There really is nothing odd to report here.  Of the 10 gentlemen and 29 submarines that were brought, myself and one other gentleman were using 915mhz.  The other 915mhz equipment was an FrSky horus x10s express, with an r9m module, and a r9 sx receiver (identical to what i used in the QX7).

    Neither of us had any issues.  I tested the ExpressLRS, TBS Crossfire, and R9 systems in the same submarine (The Proteus) because it was easily configurable/modifiable, and could be easily seen anywhere in the pond.

    The Testing consisted of running the submarine in a tight figure 8 circle about 20 feet from the northwest corner of the pond, at a depth of 2 feet, with me walking backwards away from the submarine, toward the south end of the pond, until the "Telemetry Lost" notification was emitted by the transmitter (the 180' length of the pond).  I had a spotter watching the submarine at the north end of the pond, verifying that it was still under control.

    IN ALL CASES,  I lost sight of the submarine before i heard any "Telemetry Lost" notifications.

    The only difference between configurations was that which differed between protocols.

    there is no way to set dynamic power on the FrSky system, so it was set to 250mw.
    there is no way to set telemetry packet ration in FrSky or TBS, but i did have telemetry turned on in all cases, and i also had "vbatt" telemetry, and "Cells" telemetry available on the ExperssLRS and R9 receivers.

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    Post  tsenecal Thu Feb 29, 2024 8:34 pm

    Edited on 3/12/24

    Not saying this is "New", but i just found out that Futaba supports "CRSF" protocol output on a few of its radios.

    a short list of known transmitters that allow you to connect either an expresslrs or tbs-crossfire module:

    Futaba 12K
    Futaba 16sz
    Futaba 16iz
    Futaba 18sz
    Futaba 32mz
    Futaba fx-36

    however, this has one or two caveats depending on which model transmitter you are using:

    none of the transmitters supports bidirectional (telementry) data transfer.  the protocol is outbound only, it is basically changing what was the s.bus output, and allowing it to support both s.bus and crsf.  there are only 3 wires on the connecter (gnd, vcc, tx) so the inbound (rx) pin does not exist.

    on the 12k, 16sz, and 16iz, the power line is not available, so a secondary power input needs to be used to provide power for the module.


    This was basically provided over 4 years ago as a firmware update for the radios that existed at that time, and all new radios out of the box since then.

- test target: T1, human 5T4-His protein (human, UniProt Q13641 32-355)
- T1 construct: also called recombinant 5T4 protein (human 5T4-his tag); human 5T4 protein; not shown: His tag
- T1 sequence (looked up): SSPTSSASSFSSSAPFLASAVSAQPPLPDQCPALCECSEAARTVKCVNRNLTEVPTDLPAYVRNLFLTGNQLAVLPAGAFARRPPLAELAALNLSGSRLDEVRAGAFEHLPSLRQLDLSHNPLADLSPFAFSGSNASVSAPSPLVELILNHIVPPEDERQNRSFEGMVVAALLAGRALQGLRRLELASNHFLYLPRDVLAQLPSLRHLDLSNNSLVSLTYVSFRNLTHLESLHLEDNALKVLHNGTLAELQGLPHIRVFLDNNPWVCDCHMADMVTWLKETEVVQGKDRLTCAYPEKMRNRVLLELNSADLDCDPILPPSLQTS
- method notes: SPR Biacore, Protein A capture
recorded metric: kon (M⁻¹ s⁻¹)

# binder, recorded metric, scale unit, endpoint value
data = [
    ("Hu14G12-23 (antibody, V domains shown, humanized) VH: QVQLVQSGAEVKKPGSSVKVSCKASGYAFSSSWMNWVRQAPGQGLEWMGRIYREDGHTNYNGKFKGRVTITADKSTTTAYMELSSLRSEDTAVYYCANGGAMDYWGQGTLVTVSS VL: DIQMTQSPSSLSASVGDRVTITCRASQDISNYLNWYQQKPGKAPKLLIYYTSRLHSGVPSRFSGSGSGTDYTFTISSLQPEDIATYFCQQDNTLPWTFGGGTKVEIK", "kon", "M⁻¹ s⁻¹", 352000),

Given the cost of these radios ($450-$3000) i would only recommend this option for someone that already owns one of these radios,
    since any of the opentx/edgetx or ethos based radios fully support crsf/expresslrs (including telemetry) for considerably less money.

    *it appears that the 12k was unofficially supported  in version 3 of the firmware.  it has since been updated to version 4 of the firmware, and at that time crsf support was removed.


    -----  addendum as of 4/29/2024 -----

    I went ahead and bought a Futaba 18sz, and verified that yes, it does support CRSF from the "S-I/F" port on the back of it.  this port is normally used to upgrade/configure devices that use futaba's s-bus protocol (servos, gyros, power boards) and when you have that port configured for CRSF output, it will work with either the TBS-Crossfire modules or the ExpressLRS modules that have advanced funtionality.  basically, the radio itself does not support any additional functionality, so anything that does not have its own capability of doing things like binding or configuring output power will not work on this radio.  I do own both the TBS Crossfire nano module and several ExpressLRS modules that have displays and controls to allow configuration and binding, and testing did show that all the functionality needed for bare minimum use is available.   As stated earlier, there is no two way communication, so telemetry is not supported.

    Unlike my vintage futaba radios, there is nothing but a simple 3 wire connector needed to support ExpressLRS (no ppm to crsf converter needed), the "S-I/F" port is a standard 3 pin servo port, so a $3 servo extension wire and a 3 pin round 2.54mm pin header are all that is needed to connect a module.

    -----  addendum as of 5/30/2024 -----

    I got word from Futaba USA that firmware v4.1 has been released for the Futaba t12k, and it re-introduces the CRSF protocol on that radios S-I/F port. You now have a range of futaba radios from the $460 12k to the $3000 32mz if you want to run submarines with new futaba radios.


    Last edited by tsenecal on Thu May 30, 2024 8:21 pm; edited 4 times in total

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    Post  tsenecal Wed Mar 06, 2024 4:50 pm

    One more thing....


    Futaba has its own 900mhz module & receiver.

    Futaba TM-18 module & r9001sb receiver.

    https://www.rc.futaba.co.jp/products/detail/I00000320